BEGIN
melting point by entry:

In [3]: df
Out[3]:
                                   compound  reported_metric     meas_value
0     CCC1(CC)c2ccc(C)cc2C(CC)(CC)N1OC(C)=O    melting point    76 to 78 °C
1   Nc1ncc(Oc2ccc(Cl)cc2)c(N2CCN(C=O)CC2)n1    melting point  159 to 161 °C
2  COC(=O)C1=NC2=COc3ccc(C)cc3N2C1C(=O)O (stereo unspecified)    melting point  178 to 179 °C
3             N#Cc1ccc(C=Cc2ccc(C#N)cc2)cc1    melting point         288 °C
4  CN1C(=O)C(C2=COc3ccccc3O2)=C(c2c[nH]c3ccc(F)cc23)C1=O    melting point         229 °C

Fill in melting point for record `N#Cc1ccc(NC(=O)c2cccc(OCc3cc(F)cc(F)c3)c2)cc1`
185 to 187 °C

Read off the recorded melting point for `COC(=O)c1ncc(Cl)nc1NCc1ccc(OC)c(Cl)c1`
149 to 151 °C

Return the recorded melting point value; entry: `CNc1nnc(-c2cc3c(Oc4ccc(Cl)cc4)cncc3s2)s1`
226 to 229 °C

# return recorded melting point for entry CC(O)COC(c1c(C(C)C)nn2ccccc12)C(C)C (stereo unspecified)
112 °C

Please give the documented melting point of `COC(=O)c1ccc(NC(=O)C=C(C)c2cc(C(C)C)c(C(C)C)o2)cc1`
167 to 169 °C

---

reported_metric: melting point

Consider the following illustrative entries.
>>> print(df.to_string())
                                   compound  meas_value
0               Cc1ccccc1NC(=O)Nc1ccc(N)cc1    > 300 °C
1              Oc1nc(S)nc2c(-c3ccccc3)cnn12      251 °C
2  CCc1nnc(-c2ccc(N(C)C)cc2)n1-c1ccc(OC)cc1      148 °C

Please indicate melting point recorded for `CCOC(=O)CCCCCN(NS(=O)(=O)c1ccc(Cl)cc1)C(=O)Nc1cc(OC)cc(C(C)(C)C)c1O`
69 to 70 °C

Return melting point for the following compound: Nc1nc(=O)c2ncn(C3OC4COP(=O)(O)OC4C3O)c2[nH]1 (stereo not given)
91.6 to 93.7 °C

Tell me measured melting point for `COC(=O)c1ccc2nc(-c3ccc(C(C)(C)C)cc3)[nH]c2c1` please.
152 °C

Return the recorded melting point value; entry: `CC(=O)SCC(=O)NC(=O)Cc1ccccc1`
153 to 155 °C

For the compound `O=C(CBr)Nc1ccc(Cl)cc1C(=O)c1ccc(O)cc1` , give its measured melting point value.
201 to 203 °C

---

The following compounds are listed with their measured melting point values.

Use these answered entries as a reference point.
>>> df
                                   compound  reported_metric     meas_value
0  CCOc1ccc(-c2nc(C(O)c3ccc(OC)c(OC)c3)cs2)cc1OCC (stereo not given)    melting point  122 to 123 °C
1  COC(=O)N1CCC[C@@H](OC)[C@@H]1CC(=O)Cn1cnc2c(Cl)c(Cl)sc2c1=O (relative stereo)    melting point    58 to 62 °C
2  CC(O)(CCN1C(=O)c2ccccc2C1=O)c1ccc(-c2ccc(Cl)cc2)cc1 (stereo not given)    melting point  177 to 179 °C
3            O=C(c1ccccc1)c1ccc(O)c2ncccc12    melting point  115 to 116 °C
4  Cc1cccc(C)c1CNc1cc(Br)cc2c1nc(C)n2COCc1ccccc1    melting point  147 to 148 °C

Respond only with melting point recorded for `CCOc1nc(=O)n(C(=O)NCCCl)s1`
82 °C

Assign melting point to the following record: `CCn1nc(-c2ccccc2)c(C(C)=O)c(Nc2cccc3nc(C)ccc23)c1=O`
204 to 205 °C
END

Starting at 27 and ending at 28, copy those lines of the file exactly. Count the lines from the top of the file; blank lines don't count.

2  CCc1nnc(-c2ccc(N(C)C)cc2)n1-c1ccc(OC)cc1      148 °C

Please indicate melting point recorded for `CCOC(=O)CCCCCN(NS(=O)(=O)c1ccc(Cl)cc1)C(=O)Nc1cc(OC)cc(C(C)(C)C)c1O`